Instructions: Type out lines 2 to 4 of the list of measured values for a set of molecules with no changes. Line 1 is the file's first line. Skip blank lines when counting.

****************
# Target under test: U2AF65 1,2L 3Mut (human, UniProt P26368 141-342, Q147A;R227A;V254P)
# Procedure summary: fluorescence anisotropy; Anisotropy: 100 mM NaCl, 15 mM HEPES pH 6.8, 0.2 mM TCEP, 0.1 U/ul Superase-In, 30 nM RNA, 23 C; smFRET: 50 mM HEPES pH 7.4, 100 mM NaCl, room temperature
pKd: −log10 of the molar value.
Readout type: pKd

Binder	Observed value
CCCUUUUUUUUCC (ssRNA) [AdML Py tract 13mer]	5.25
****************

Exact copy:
# Procedure summary: fluorescence anisotropy; Anisotropy: 100 mM NaCl, 15 mM HEPES pH 6.8, 0.2 mM TCEP, 0.1 U/ul Superase-In, 30 nM RNA, 23 C; smFRET: 50 mM HEPES pH 7.4, 100 mM NaCl, room temperature
pKd: −log10 of the molar value.
Readout type: pKd